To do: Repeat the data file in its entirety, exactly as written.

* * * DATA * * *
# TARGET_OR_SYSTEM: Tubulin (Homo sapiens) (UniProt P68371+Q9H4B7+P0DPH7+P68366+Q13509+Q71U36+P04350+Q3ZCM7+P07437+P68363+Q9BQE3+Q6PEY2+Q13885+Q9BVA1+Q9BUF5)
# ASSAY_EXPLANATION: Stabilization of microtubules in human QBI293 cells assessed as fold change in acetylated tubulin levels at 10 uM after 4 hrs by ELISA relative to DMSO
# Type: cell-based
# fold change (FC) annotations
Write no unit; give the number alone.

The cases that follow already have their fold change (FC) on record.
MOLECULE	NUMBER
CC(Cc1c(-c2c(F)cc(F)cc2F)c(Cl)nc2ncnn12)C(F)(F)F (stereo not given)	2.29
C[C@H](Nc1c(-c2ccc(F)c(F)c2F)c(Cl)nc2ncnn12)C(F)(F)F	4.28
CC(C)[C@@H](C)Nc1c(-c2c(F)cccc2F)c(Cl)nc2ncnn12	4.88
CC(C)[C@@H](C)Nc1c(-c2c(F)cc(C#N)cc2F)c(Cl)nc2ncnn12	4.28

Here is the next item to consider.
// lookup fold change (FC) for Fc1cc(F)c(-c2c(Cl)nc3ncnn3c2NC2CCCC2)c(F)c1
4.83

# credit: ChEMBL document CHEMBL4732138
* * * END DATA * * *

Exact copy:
# TARGET_OR_SYSTEM: Tubulin (Homo sapiens) (UniProt P68371+Q9H4B7+P0DPH7+P68366+Q13509+Q71U36+P04350+Q3ZCM7+P07437+P68363+Q9BQE3+Q6PEY2+Q13885+Q9BVA1+Q9BUF5)
# ASSAY_EXPLANATION: Stabilization of microtubules in human QBI293 cells assessed as fold change in acetylated tubulin levels at 10 uM after 4 hrs by ELISA relative to DMSO
# Type: cell-based
# fold change (FC) annotations
Write no unit; give the number alone.

The cases that follow already have their fold change (FC) on record.
MOLECULE	NUMBER
CC(Cc1c(-c2c(F)cc(F)cc2F)c(Cl)nc2ncnn12)C(F)(F)F (stereo not given)	2.29
C[C@H](Nc1c(-c2ccc(F)c(F)c2F)c(Cl)nc2ncnn12)C(F)(F)F	4.28
CC(C)[C@@H](C)Nc1c(-c2c(F)cccc2F)c(Cl)nc2ncnn12	4.88
CC(C)[C@@H](C)Nc1c(-c2c(F)cc(C#N)cc2F)c(Cl)nc2ncnn12	4.28

Here is the next item to consider.
// lookup fold change (FC) for Fc1cc(F)c(-c2c(Cl)nc3ncnn3c2NC2CCCC2)c(F)c1
4.83

# credit: ChEMBL document CHEMBL4732138